Court-Ordered Rehab

In almost all states, judges in drug courts are able to order those arrested for drug- or alcohol-related charges to enroll in drug and alcohol rehab programs.  This procedure is called “court-ordered” or “coerced” rehabilitation because those people entering the treatment programs are doing it under the auspices of the court’s wishes and not under their own powers. Treatment may be received on an in-patient or out-patient basis or a combination of the two. 

Who is eligible for court-ordered rehab?

Both adults and teens are candidates for court-ordered rehab. 

People who were arrested for alcohol related incidents like DUIs and DWIs may be ordered by the court to enroll in a residential rehabilitation program or to attend meetings with Alcoholics Anonymous or another addiction group.

Similarly, those arrested for illegal drug related charges that stem from use and possession rather than an intent to distribute may also be ordered by a judge to undergo treatment for addiction, whether the person is addicted or uses the drugs recreationally.

First-time, non-violent offenders are the most likely people to be recommended for court-ordered rehab. 

What are the benefits of court-ordered rehab?

The benefits of court-ordered rehab are many.

  • Court-ordered rehab may involve a shortening of one’s jail sentence. 
  • It can help families provide treatment to loved ones who have previously resisted treatment.
  • Often, the successful completion of the rehabilitation program also includes the person’s criminal record for that particular crime being expunged.   

What are the drawbacks of court-ordered rehab?

Though court-ordered rehab programs can and do work, sometimes the programs fail the people enrolled in them. 

  • Because people are coerced or forced into rehab by the court system, they may not want to be there, making it more likely that will suffer a relapse.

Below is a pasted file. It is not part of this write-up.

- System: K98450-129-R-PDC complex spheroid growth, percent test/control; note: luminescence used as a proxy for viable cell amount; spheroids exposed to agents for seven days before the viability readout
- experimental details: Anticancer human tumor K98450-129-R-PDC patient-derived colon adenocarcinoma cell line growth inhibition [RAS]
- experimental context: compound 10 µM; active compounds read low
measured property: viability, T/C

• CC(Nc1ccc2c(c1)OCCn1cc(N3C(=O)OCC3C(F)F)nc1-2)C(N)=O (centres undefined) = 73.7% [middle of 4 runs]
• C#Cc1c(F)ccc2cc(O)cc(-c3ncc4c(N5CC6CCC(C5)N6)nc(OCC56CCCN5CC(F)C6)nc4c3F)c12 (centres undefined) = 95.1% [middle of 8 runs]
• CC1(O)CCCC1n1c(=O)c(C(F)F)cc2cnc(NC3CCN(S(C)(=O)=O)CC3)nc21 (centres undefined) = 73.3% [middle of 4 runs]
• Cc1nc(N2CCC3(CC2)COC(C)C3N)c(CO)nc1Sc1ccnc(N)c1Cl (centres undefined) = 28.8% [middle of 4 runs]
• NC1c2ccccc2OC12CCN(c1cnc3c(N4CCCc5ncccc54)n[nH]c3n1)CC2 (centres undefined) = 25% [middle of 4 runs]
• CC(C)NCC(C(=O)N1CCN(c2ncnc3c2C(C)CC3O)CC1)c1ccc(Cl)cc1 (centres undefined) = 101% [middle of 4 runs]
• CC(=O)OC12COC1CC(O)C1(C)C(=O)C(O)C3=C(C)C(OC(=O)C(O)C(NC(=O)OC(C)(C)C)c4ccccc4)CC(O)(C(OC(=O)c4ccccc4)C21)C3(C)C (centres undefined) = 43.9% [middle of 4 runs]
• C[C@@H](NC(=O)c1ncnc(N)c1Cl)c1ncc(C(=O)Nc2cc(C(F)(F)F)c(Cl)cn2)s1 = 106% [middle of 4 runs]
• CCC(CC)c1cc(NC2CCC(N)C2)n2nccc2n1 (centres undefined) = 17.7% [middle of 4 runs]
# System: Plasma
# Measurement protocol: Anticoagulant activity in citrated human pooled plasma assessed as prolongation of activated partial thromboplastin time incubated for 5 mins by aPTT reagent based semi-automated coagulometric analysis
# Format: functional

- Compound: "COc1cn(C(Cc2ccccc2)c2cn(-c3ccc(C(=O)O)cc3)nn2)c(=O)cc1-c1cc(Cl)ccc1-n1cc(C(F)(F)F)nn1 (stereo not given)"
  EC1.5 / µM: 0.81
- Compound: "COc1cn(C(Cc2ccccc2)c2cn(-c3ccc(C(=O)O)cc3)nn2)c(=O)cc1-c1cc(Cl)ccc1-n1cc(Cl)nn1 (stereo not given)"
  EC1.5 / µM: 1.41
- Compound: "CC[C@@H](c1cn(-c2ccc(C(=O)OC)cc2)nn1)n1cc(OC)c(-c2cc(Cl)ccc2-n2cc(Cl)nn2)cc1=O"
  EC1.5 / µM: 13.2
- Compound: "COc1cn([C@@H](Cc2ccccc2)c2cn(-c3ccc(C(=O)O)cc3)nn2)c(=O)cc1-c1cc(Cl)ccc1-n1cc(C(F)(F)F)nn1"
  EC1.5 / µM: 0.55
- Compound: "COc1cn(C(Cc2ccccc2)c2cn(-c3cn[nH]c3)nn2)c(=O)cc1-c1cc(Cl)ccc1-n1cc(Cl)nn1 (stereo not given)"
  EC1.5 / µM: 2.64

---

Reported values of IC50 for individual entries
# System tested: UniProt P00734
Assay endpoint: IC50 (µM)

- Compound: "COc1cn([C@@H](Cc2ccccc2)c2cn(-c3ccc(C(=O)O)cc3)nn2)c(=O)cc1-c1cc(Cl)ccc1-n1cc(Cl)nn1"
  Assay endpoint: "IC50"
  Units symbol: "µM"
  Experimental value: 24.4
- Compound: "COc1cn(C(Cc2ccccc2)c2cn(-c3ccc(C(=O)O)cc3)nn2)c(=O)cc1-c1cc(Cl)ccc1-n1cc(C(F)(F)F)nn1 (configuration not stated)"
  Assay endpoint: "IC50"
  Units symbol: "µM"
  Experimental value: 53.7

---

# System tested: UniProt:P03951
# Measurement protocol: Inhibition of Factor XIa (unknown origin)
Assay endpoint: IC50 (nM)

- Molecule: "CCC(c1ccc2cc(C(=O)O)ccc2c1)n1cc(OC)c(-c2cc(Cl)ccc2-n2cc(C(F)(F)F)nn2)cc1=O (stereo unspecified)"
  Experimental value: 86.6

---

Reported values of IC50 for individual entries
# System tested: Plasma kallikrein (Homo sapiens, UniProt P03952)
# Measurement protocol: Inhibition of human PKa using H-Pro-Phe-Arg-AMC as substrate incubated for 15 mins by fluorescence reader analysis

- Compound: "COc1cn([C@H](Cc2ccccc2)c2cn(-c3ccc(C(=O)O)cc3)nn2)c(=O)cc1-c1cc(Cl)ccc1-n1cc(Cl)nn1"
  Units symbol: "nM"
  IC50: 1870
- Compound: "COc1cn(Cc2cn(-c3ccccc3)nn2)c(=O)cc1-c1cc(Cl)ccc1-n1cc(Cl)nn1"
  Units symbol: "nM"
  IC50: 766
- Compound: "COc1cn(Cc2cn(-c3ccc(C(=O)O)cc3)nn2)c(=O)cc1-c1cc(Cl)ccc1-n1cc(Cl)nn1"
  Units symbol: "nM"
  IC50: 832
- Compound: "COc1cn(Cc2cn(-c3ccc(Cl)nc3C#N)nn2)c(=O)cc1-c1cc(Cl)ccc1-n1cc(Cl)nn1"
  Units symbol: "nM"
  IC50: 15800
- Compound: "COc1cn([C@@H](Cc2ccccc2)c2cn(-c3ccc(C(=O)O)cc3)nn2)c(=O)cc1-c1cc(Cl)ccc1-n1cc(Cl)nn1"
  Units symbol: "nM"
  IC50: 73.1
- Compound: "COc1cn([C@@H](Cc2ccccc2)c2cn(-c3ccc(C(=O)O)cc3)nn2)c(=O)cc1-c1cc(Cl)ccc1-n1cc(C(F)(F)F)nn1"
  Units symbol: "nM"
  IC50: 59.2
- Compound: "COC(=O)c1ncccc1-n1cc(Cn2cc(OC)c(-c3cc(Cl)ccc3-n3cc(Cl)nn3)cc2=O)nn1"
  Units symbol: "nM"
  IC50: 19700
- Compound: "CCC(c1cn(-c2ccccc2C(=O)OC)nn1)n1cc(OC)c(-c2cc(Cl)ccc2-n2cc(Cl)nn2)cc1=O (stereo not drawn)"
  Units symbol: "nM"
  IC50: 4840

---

• Relapses, which often result in a jail sentence, cost the state more money because the state often pays for the treatment and then must pay for any time the person spends in prison.
  • Waiting periods for beds in residential treatment programs can be lengthy, leaving first-time drug offenders and non-violent criminals in over-crowded prisons without treatment. 
  • Some people may not be addicts, like those who are convicted of DUIs or DWIs, and yet are labeled as addicts in programs. 

What types of programs can be ordered by the court?

  • Residential: At a residential program, those undergoing treatment stay at a group home or treatment center.  Residential programs can be short-term, ranging from one to four weeks, or long-term, lasting more than 90 days.  During short-term programs, patients may or may not go through detoxification.  During long-term rehabilitation programs, patients will work through a detox period. 
  • Out-patient: In out-patient rehab programs, patients do not stay in a treatment facility.  They may live in their own home or in a group home for other recovering addicts.  During out-patient therapy, patients may attend 12-step meetings with Alcoholics Anonymous, Narcotics Anonymous, or at a local rehab facility. They may also take classes on making healthy lifestyle choices.

Many people in court-ordered rehab will participate in out-patient therapy after they have completed a residential program. 

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